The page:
As someone living with diabetes, I know that finding balance during the holidays can be really challenging. Trying to loosen up and enjoy yourself, while keeping your blood sugar in check, is no easy feat. But managing blood sugar has never been smooth sailing. Its more like taking the role of captain 24/7 instead of turning on autopilot. With diabetes, its essential for long-term health to watch your blood sugar. Its also the key to feeling good, staying energetic, and being able to actually let go and enjoy yourself!
In my 11 years living with type 1 diabetes with many ups and downs and lots of trial and error I've been able to find what works best for me to maintain and control my blood sugar, especially during the holiday season. Here are some of my tips that can be helpful for managing both type 1 or type 2 diabetes .
1. Get familiar with the carb counts of foods you frequently eat or see
This tip is a real lifesaver when it comes to managing diabetes . Get to know your body and how certain foods affect your blood sugar. Sweet potatoes, brown rice, and fruit smoothie-bowls are my everyday staples, so Ive become really familiar with how much insulin I need to cover these foods. But kn Continue reading

Managing Type 2 Diabetes with CrossFit 4504

Managing Type 2 Diabetes with CrossFit 4504

The focus of our program here at CrossFit 4504 is about guiding our members to find wellness and avoid the current rate people are succumbing to chronic diseases such as metabolic diseases, lack of function in body e.g. unable to move themselves, type 2 diabetes, heart disease and a whole raft of others.
CrossFit the training methodology has a different focus than CrossFit the sport and thats an important differentiation to make. We are training and supporting our members to get more from life and to lead a better quality of life.
Lee’s story below is an example of how successful our program can be, when used in conjunction with a healthy diet, and working closely with allied health professionals to guide their progress. Having a medical condition doesn’t mean you have to or should opt out of physical activity, with the right team behind you and the right advice and support, you can improve from where you are now, and have better long term outcomes.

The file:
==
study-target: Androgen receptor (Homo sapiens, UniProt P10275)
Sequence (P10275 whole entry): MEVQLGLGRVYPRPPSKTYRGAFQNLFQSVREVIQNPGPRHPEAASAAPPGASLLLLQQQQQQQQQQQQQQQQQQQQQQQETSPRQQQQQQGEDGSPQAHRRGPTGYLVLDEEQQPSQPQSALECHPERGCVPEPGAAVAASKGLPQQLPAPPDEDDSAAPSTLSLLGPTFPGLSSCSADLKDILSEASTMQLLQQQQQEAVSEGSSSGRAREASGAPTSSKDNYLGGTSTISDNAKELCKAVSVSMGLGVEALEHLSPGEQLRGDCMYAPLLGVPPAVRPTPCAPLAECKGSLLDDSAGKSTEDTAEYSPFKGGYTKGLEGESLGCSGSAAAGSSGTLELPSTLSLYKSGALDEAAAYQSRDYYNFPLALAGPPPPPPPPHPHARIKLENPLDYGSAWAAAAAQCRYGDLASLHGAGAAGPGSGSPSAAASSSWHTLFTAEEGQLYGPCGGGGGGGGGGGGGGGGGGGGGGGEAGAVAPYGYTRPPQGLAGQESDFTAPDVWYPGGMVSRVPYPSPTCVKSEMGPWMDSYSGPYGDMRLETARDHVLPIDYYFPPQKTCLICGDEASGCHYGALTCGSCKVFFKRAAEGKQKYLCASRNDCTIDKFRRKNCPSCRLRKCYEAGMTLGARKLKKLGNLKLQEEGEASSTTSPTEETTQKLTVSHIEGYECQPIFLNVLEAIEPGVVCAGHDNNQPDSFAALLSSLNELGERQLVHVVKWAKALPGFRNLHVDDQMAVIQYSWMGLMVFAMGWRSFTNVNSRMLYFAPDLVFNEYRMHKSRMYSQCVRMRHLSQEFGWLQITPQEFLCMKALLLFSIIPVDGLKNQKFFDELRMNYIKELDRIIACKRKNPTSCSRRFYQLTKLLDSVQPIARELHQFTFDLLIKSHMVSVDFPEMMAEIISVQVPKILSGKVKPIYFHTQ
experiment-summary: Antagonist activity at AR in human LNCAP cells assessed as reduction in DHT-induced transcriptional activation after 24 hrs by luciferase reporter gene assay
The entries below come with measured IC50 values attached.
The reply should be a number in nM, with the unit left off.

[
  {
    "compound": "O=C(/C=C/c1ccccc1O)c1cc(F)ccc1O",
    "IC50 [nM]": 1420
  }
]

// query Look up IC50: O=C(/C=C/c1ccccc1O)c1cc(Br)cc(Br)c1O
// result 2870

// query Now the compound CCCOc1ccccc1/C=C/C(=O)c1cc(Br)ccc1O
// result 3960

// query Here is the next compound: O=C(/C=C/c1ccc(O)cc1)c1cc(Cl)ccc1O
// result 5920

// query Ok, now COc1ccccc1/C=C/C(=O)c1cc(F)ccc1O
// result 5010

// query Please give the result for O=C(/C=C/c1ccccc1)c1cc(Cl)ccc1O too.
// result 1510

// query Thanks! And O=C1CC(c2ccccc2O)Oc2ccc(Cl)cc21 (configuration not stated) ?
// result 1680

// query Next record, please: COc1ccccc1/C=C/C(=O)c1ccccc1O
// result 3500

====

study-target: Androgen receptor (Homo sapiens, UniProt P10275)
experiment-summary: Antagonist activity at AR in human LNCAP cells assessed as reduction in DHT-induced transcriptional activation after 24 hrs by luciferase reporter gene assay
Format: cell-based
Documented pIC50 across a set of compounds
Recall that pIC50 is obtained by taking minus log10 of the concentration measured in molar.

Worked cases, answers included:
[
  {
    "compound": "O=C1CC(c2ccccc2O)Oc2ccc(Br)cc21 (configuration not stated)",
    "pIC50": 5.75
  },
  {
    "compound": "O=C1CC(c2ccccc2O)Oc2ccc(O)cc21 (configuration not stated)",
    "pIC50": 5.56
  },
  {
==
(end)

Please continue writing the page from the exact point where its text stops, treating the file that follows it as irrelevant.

Coach Lisa
When I was young I put a lot of weight on very quickly.
In high school I was pretty active, I ran, played sports but in my first six months out of school I had a “uni student” diet and no exercise at all. The result of this sudden surge of inactivity, processed food and weight gain was that I would be diagnosed with Type 2 Diabetes at twenty years old.
Twenty years later I still live with Diabetes but I’m proud to say that it’s managed well through a combination of food, medication and of course CrossFit.
It wasn’t always like this though.
At twenty, nothing will kill you. At least that’s what you subc Continue reading

New resource helps teachers keep kids with type 1 diabetes safe

New resource helps teachers keep kids with type 1 diabetes safe


New resource helps teachers keep kids with type 1 diabetes safe
Parents of kids with type 1 diabetes live in fear of their kids blood sugar dipping too low at school. A new resource is here to help.
One day, when Trudy Adams son, Dylan, was lying down for his afternoon rest period in junior kindergarten , he began convulsing and lost consciousness. Dylan has type 1 diabetes , and this was exactly the kind of crisis his parents feared when they sent him off to school: Dylans blood sugar had dropped so low he needed a life-saving injection of a medication called glucagon, which wasnt on hand, since school personnel had been reluctant to learn how to administer it. Thankfully, Dylans dad, who got to school faster than the ambulances, was able to give the shot, and Dylan bounced back.
Adams is one of many parentswho worries about their diabetic kid every day. One in every 300 Canadian kids has type 1 diabetes, and according to new survey data released by the Canadian Paediatric Society, the Childrens Hospital of Eastern Ontario, and the Hospital for Sick Children, nearly one-third of Ontario parents whose kids have the condition arent confident the school staff can keep their kids safe, and nearly 13 percent have to go to school at least once a week to monitor their childs care.
However, a new online resource for parents and school staff should help prevent near-misses like Dylans, while providing peace of mind for the parents of kids with type 1. Intended to ensure kids with the condition can participate fully and safely in all aspects of school life, [email protected] fea Continue reading